Serious games as a virtual training ground for relocation to a new healthcare facility
Purpose – This paper aims to enquire into how building information modelling (BIM) and gaming can be integrated to support professionals in their learning about the spatial layout of a new building. This knowledge is important to prepare building operation and facilities management (FM). Design/methodology/approach – Ingrained in task–technology fit theory, this paper reports from a case study of a serious game staged in the graphical environment of a building information model. A series of interviews with the client, subject-matter experts and software developers involved in developing the game were conducted. The industrial setting for the study is a major hospital construction project in Norway. The project has been awarded BuildingSMART’s 2015 award for “outstanding open BIM practice”, making it Norway’s role model for BIM practice. Findings – Importing and exporting geometry from BIM into a game engine remain challenging. The transfer of data between the two requires workarounds using intermediary software. Apart from issues related to technical interoperability, several sociotechnical challenges influential for the integration of BIM and gaming have been identified, related to: the collaboration among construction, operational and gaming experts; clear communication of information needs; and better contractual agreements. Research limitations/implications – BIM’s geometric and semantic data enabled the creation of a sophisticated game for preparing building operation. Test-users perceived the game to be superior to classroom teaching for learning about the spatial layout of the building. However, quantifying the business value of the game for operation after occupancy of the new facilities was beyond the scope of this study. Originality/value – The work presented exemplifies a novel application area of BIM and gaming technology in FM. The findings presented in this article are relevant for professionals and scholars seeking to expand the utility of BIM for starting up the operation of new facilities.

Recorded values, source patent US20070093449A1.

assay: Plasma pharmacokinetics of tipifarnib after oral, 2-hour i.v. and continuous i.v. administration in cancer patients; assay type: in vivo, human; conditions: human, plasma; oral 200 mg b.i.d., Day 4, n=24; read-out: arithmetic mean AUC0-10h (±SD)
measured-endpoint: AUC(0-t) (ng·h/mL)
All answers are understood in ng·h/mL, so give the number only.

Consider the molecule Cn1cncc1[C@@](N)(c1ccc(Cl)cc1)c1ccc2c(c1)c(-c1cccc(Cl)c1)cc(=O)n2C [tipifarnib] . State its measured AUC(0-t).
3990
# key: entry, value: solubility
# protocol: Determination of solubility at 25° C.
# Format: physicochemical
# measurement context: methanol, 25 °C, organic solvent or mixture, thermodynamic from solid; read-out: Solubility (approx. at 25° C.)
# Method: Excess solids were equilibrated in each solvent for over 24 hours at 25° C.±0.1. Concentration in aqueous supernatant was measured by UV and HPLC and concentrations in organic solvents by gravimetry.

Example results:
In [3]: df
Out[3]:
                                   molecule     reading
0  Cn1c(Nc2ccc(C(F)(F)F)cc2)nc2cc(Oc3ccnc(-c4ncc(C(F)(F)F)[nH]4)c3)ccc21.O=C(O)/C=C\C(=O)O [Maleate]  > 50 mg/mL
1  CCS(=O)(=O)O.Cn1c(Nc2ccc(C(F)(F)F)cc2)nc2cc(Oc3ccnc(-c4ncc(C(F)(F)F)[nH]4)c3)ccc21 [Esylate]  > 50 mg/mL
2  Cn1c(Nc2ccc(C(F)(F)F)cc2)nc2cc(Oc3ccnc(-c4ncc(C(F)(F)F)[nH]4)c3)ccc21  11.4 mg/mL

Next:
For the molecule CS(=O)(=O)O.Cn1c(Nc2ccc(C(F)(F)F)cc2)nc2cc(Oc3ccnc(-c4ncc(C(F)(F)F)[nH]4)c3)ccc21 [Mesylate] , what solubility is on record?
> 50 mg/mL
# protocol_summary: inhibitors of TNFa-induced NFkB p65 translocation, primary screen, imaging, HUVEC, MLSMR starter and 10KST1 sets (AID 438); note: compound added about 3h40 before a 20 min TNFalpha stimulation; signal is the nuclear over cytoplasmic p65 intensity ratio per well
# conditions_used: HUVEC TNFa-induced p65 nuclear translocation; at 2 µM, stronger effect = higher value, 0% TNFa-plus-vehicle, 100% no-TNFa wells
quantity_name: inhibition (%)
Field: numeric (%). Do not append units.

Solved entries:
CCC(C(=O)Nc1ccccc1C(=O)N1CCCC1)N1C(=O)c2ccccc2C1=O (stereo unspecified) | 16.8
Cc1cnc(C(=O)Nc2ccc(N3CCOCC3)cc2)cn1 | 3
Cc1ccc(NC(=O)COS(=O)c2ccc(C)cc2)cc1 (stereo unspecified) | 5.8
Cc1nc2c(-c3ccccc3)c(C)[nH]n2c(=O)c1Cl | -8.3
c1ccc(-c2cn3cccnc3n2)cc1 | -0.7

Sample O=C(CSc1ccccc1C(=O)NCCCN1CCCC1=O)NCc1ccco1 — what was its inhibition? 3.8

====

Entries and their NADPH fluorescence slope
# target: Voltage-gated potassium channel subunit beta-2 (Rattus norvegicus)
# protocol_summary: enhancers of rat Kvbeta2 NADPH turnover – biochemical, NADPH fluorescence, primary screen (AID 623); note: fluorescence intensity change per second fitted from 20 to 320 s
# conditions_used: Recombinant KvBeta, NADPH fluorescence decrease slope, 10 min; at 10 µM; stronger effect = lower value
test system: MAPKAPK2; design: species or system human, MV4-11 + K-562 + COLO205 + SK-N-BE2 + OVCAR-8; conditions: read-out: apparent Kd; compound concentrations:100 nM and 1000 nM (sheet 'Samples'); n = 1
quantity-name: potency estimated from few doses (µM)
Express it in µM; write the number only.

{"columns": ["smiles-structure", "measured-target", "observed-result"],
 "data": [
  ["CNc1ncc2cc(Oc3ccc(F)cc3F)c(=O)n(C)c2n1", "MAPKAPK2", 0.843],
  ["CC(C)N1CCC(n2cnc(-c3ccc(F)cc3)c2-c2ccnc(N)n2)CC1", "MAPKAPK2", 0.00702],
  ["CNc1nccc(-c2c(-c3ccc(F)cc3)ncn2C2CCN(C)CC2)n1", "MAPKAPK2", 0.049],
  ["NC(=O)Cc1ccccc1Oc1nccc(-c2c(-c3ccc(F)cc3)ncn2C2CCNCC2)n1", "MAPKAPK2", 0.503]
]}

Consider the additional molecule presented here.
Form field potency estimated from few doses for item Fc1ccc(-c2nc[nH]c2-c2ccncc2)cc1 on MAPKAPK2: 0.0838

Lassen, Ann Karina
Munkvold, Bjørn Erik